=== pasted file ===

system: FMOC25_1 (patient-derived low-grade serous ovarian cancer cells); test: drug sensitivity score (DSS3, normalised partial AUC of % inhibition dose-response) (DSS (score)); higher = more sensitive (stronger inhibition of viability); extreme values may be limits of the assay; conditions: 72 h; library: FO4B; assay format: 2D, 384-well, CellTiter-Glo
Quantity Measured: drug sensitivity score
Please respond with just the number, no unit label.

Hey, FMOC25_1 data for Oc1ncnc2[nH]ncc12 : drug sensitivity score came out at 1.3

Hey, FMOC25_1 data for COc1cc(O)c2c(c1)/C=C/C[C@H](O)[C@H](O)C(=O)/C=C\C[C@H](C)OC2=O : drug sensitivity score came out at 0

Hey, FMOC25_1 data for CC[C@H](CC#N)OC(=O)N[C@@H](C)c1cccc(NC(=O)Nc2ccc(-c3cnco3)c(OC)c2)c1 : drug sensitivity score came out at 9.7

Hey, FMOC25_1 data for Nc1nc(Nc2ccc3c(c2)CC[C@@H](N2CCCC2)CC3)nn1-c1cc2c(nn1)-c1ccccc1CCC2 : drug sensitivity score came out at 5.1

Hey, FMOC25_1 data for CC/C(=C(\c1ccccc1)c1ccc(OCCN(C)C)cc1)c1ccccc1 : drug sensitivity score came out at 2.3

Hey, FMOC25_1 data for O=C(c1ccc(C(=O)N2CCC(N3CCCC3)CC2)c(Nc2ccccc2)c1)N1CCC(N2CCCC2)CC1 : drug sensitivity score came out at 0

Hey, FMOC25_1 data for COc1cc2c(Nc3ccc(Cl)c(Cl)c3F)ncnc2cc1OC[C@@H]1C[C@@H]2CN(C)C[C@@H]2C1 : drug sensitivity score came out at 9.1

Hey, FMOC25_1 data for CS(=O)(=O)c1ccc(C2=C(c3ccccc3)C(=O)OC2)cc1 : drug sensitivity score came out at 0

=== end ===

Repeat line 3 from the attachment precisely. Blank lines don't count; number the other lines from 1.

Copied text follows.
Please respond with just the number, no unit label.